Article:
Understanding Trace Evidence

Trace evidence is best described as any small piece of evidence that has to be collected by Scenes of Crime Officers (SOCO) and places a suspect at the scene of a crime.

What is Trace Evidence?

Trace evidence normally takes on the form of one of the following:

  • Hair
  • Fibres
  • Grass
  • Glass
  • Soil
  • Blood Flecks
  • Skin

Trace evidence can sometimes be minute and can be difficult to detect, which is why a crime scene is sealed off only to those people who are responsible for overseeing the collection of physical evidence in whatever form it takes.

Normally these Scenes of Crime Officers (SOCO) are dressed in protective clothing so that they neither contaminate the crime scene nor disturb evidence that may be already there. This protective clothing normally takes on the guise of a protective plastic suit, gloves, head covering and footwear protectors that are all designed to stop hair, fibres and skin from transferring from the forensic scientists into the surrounding crime scene. Police officers also attending the crime are required to wear this protective clothing for the same reason.

How Trace Evidence is Collected & Tested

Trace evidence is collected at the scene and is also collected from the deceased post mortem. This is done by scraping the fingernails, checking clothing for fibres and also checking footwear for soil samples that might allude to whether or not the victim’s last living moments were spent somewhere else before being moved.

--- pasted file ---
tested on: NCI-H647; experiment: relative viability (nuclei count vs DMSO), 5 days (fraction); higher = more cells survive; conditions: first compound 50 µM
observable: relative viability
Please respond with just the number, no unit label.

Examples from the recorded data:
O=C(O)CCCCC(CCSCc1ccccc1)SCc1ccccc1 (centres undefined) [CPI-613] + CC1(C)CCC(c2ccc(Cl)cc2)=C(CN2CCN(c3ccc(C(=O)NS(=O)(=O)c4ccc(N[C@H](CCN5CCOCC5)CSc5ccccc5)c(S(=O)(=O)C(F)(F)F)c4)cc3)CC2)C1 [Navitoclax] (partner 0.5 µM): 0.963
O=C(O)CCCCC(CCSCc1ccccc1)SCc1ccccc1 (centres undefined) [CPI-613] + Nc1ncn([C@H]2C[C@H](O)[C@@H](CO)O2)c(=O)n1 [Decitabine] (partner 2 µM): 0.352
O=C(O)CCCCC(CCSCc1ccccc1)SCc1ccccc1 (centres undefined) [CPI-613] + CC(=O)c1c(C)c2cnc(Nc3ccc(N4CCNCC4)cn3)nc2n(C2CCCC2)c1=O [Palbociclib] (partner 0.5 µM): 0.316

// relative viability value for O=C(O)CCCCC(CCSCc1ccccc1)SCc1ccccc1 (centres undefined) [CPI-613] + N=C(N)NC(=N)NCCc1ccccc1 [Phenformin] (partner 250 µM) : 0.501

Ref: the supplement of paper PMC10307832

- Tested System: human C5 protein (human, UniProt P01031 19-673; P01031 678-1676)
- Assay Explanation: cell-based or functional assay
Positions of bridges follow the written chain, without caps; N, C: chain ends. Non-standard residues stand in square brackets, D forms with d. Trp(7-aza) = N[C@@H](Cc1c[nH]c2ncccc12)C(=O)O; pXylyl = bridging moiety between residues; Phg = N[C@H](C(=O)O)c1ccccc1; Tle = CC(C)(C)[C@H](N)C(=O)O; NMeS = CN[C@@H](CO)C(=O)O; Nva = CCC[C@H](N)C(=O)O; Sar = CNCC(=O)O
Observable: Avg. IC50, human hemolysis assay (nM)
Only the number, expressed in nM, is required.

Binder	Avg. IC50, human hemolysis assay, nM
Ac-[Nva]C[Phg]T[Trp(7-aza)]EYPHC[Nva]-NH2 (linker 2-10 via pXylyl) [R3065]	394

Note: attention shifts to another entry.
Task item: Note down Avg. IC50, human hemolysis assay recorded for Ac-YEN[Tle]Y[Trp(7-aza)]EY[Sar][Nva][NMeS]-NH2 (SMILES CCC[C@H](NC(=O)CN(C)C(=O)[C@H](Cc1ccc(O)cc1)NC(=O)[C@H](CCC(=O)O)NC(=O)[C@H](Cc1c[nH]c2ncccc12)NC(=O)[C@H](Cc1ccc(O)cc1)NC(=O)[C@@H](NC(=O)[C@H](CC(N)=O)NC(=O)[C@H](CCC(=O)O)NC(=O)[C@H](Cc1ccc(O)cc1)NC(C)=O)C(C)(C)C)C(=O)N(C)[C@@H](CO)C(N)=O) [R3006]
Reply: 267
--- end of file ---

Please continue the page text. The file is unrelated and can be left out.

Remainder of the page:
It is not uncommon for the perpetrators of the act of murder to move their victim to try and slow down the process of identification and also to remove suspicion from themselves. In many murder investigations it is common for the victim to have known the killer so their surroundings can sometimes be something of a giveaway and therefore moving the body post mortem to another locale is an attempt – albeit mostly a futile one – to cast doubt elsewhere.

As mentioned already there are many different types of trace evidence that can be collected; for the most part a forensic scientist or pathologist will look for signs of a struggle which can lead to the discovery of skin particles, blood flecks, hairs or fibres being transferred by contact from the perpetrator to the victim.

Where hair has been found it can be tested not only for a DNA match but also for trace elements of various chemicals which are found in hair care products; identifying such products can give an indication as to the sex of the assailant.

Grass, glass and soil traces are also an important element of the crime scene environment and each of these trace elements should be given due care and attention as they can often lead to surprising revelations and also bring avenues of investigation to the fore that would have not previously been considered as viable options.

Every Scene of Crime Officer (SOCO) responsible for the collection of material at a crime scene will spend many hours meticulously combing it for signs of this trace evidence and will spend equally as much time within the laboratory referencing and cross referencing this material in order to build up as comprehensive a picture of the crime scene and the events that unfolded there.

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